Profits at JPMorgan Chase (JPM) and Wells Fargo (WFC) jumped in the second quarter while falling sharply at Citigroup (C), demonstrating a fracture in the way the banking world is doing as it recovers from a period of extreme turbulence.
JPMorgan and Wells Fargo have shown that some giants can continue to make big money from consumer loans even as industry filing costs rise, while leveraging their sprawling franchises to generate additional revenue.
What Citigroup has revealed is that a number of issues continue to plague even the largest institutions, especially those that rely heavily on trading and trading.
Citigroup’s profit fell 36% in the second quarter, largely due to weaknesses in its Wall Street unit.
Other banks reporting next week, such as Goldman Sachs (GS) and Morgan Stanley (MS), could face similar challenges.
“The long-awaited rebound in investment banking has yet to materialize, making for a disappointing quarter,” said Citigroup CEO Jane Fraser.
JPMorgan and Wells were up slightly in morning trading, while Citigroup was down.
A warning for small banks
There was also a new warning Friday for small banks. This came from State Street (STT), which was the 12th tallest in the country as of March 31.
In its second-quarter results, State Street revealed that its net interest income, which measures the difference between what it earns on loans and what it pays out in deposits, fell 10% from the first. quarter.
This is largely due to rising deposit rates and customer turnover of non-interest bearing deposits as they seek higher returns. The bank now expects net interest income to fall 12% to 18% in the next quarter.
“What we’ve seen is that our larger customers, and we have mostly large sophisticated customers, are quite active in thinking about their alternatives and…that’s been accelerated by the speed of this cycle and the ‘where we’ve come and how fast,’ said Eric Aboaf, chief financial officer of State Street.
Some other midsize banks reporting results in the coming weeks have already lowered their expectations of how much of that income they can earn, including executives from US Bancorp (USB), Citizens Financial Group (CFG ), Comerica (CMA), Huntington (HBAN), KeyCorp (KEY) and Zions (ZION).
State Street stock was down 10% on Friday morning.
Navigate the chaos
The results kicked off a closely watched earnings season where banks of all sizes will try to show they have recovered from one of the industry’s most tumultuous times since the 2008 financial crisis.
JPMorgan demonstrated its grip on the rest of the industry during the spring chaos by winning a government-sponsored auction to buy the bulk of First Republic operations after regulators seized the San Francisco lender.
First Republic was one of three major regional banks to fail, along with Silicon Valley Bank and Signature Bank. Their seizures triggered a panic in the banking system and outflows of depositors from a number of smaller banks.
The deal lifted JPMorgan’s second-quarter numbers. He said First Republic added $2.4 billion to its net profit. That helped lift overall profit to $14.5 billion, up 67% from the same period a year ago. Wells Fargo’s profit of $4.9 billion rose 57%.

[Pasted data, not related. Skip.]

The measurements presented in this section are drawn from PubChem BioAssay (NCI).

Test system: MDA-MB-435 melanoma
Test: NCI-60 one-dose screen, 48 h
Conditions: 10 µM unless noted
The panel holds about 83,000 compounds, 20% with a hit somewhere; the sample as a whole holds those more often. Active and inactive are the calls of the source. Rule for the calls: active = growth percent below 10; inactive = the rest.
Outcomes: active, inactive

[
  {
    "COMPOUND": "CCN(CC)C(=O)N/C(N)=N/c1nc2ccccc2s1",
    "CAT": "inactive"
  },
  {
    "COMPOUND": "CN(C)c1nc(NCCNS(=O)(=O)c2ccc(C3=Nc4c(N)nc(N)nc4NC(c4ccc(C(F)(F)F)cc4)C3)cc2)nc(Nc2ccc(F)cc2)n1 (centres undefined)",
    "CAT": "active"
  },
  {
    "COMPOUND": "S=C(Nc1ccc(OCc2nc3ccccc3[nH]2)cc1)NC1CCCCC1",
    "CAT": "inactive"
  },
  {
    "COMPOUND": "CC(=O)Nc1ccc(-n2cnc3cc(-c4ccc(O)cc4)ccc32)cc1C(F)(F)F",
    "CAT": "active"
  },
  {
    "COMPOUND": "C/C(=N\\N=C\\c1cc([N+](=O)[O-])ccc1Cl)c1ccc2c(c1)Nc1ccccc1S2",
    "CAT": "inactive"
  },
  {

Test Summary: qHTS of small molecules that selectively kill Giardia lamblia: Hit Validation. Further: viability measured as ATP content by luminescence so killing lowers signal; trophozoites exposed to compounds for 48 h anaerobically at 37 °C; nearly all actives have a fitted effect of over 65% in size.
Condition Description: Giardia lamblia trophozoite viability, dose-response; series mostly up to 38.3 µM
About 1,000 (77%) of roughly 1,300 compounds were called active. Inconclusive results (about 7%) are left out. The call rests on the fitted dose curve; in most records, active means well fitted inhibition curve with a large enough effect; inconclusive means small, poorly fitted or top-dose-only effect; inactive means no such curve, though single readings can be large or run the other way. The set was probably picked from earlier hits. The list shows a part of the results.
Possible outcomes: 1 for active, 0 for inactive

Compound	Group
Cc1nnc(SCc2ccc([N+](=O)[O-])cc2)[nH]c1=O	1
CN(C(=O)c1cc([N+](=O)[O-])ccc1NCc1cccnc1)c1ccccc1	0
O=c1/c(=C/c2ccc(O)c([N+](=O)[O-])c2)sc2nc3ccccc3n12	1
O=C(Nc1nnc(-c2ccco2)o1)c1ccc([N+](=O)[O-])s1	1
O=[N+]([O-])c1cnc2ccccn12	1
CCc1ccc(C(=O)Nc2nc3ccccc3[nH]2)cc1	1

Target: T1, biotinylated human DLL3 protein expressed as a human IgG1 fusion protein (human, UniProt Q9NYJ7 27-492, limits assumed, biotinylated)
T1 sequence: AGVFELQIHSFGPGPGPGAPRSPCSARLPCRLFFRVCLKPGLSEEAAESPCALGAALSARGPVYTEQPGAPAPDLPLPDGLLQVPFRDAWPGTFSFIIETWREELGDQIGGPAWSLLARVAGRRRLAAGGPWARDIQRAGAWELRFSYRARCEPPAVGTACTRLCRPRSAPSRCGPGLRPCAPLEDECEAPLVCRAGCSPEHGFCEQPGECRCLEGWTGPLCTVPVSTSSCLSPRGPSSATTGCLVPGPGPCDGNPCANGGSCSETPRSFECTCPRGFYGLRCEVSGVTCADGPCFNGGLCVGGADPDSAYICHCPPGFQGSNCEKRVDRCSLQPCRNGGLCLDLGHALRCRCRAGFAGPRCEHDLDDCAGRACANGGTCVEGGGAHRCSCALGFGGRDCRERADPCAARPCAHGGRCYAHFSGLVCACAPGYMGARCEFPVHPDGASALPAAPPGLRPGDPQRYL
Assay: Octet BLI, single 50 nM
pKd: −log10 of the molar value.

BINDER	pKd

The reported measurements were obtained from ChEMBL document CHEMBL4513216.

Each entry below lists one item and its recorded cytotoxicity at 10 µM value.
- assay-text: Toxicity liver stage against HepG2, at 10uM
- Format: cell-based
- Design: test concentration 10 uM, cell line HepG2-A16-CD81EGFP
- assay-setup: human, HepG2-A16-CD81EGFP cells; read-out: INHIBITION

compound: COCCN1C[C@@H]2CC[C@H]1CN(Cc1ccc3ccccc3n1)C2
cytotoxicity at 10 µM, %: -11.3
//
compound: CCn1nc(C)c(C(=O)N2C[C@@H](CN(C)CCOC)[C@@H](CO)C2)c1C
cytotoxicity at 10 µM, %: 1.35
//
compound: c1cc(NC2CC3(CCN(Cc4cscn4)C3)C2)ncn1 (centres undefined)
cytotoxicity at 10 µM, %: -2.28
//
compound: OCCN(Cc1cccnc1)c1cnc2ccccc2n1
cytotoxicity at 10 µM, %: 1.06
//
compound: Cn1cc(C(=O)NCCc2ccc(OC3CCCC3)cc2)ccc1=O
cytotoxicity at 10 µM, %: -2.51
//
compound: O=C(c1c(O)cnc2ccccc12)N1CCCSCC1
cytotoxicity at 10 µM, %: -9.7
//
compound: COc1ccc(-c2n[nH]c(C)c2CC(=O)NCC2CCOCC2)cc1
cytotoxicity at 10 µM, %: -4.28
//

Troubles on Wall Street
The industry is no longer at the same level of crisis as it was in the spring, but the second quarter results of some of the largest banks are a reminder that the industry still faces a number of challenges on several fronts.
Citigroup, for example, has struggled with a recent deal crunch that is making daily life more difficult for all of Wall Street. Its investment banking revenue fell 24% to $612 million. Trade was another weakness. Revenue from this activity fell by 13%.
Citigroup and other companies with large investment banking and trading units have made or announced cuts of around 12,000 jobs since the end of 2022. Deals dry up amid rising interest rates and economic uncertainty.
Even JPMorgan had challenges on this front. Its investment banking fees fell 6% from a year ago to $1.5 billion. Its trading income on equities and fixed income also declined.
“Things are going better than people expected”
What JPMorgan, Wells and Citigroup had in common on Friday was that they set aside more money to cover future loan losses, a sign that they expect the economy to slow during of the next quarters.
Many other banks are also expected to do the same when they release their second quarter results.
Wells Fargo made $1.71 billion in provisions for credit losses in the second quarter, up from $580 million a year ago. This included an increase of $949 million primarily for commercial real estate loans.
“I think things are going better than people expected at this point in the cycle,” Wells Fargo chief financial officer Mike Santomassimo said. “We expect them to be weaker in the [commercial real estate] market and it will take some time to materialize. It’s going to be a while before we see, you know, the end of the end of it all.”
CEO Charlie Scharf said the US economy “continues to be resilient.”
JPMorgan CEO Jamie Dimon was also optimistic about the US economy, saying it “continues to be resilient” and that “consumers are spending, albeit a bit slower.”
Its chief financial officer, Jeremy Barnum, told reporters that the bank does not expect many loan applications, except for credit cards and automobiles. But “we don’t particularly expect any tightening other than to the extent that individual borrowing credit metrics deteriorate.”
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